30 Sep 2023
Working as an engineer in DSTA is much more than designing solutions in an office environment. At the latest instalment of Exercise Forging Sabre (XFS 2023), our staff toughed it out alongside their SAF counterparts to experiment and validate the latest technologies in the field, which help the SAF to sense better, fight smarter, and strike as one.
Held in Mountain Home Air Force Base in Idaho, USA from 11 to 30 Sep, the locale features an airspace 20 times the size of Singapore, which afforded SAF and DSTA the latitude to conduct large-scale, realistic trainings and technology evaluation.
Engineers at the command post in XFS 2023.
Multi-disciplinary teams out in the field with SAF counterparts.
During the exercise, our engineers from various programme centres worked closely with the SAF to experiment new tech and concepts. They were embedded within the SAF as a “Tech Cell”, which enables them to receive on-the-ground feedback and quickly implement software improvements for deployment during subsequent missions during the exercise. This drastically reduces the timeframe for software enhancements, which typically takes weeks.
In the command post, our engineers upgraded the Command and Control Information System (CCIS) with a host of new features. The CCIS enables commanders to make informed and prompt decisions to carry out an integrated strike quickly and effectively. Through the seamless integration of various live data feeds and leveraging tech such as data analytics and processing, the system provides real-time analysis of the battlefield and recommends optimal warfighting solutions to shorten the strike decision chain.
Enhancements were made to the CCIS to assimilate additional sources of live data – such as from the air surveillance radars – to enrich the situational picture for faster sense-making. Latest versions of automatic target detection and classification algorithms were deployed to analyse video feeds from Unmanned Aerial Vehicles (UAV). This eases the cognitive workload of UAV operators and helps mission commanders plan efficient and precise strikes with minimal collateral damage. DSTA engineers also tested Natural Language Processing models through chatbots, to enhance operational efficiency and safety during exercise.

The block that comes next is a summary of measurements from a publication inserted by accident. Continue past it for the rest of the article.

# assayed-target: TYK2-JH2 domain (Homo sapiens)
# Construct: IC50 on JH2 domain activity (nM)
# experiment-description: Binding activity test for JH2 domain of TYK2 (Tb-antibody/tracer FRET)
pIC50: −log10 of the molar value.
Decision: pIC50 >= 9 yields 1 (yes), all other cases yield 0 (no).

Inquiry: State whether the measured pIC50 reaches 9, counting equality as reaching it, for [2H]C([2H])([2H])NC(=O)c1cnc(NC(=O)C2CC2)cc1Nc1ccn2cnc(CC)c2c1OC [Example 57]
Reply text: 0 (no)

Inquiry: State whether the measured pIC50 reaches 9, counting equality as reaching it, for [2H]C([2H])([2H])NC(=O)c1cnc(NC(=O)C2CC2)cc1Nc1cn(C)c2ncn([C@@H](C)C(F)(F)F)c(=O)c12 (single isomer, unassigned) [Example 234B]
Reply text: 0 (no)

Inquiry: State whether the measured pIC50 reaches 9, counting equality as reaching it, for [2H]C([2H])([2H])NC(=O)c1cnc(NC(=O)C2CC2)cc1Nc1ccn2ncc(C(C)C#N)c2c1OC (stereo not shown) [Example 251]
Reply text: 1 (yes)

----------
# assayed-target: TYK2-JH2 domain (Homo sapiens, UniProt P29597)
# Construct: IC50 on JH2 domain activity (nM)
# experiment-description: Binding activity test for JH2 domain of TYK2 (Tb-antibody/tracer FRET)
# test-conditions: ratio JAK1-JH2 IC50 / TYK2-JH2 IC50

The CCIS user interface with various new features and apps integrated.
Interface of chatbot to improve processes and efficiency, and enhance exercise safety.
The XFS locale provided an outfield environment for DSTA to iterate and evaluate new warfighting concepts involving low-cost solutions co-developed with the SAF. With the Army, our engineers experimented with various sensors integrated with an autonomous robot dog team to search for potential threats within buildings, to reduce the risks faced during missions. This helps reduce the reliance on deploying personnel on the ground and increases the situational awareness for our soldiers, giving our forces an edge in urban operations.
Autonomous robot dogs teaming up to explore indoor environments.
DSTA Engineer working with Army counterparts in the field and apply iterative improvements during the exercise.
Additionally, our engineers fielded an autonomous drone swarm prototype with the RSAF, to explore uncharted areas for surveillance purposes. With the integration of algorithms developed by DSTA, the drones were able to conduct missions and detect targets at closer range and lower altitudes without the reliance on GPS.
Autonomous drones conducting surveillance in a team.
DSTA Engineer working closely with RSAF personnel to improve the drone system.
Our developers and engineers continuously push the boundaries of what is possible. The field trials provided them with invaluable experience and data that will enable future engineering developments, ensuring that they are able to introduce robust capabilities to the SAF to meet their operational needs.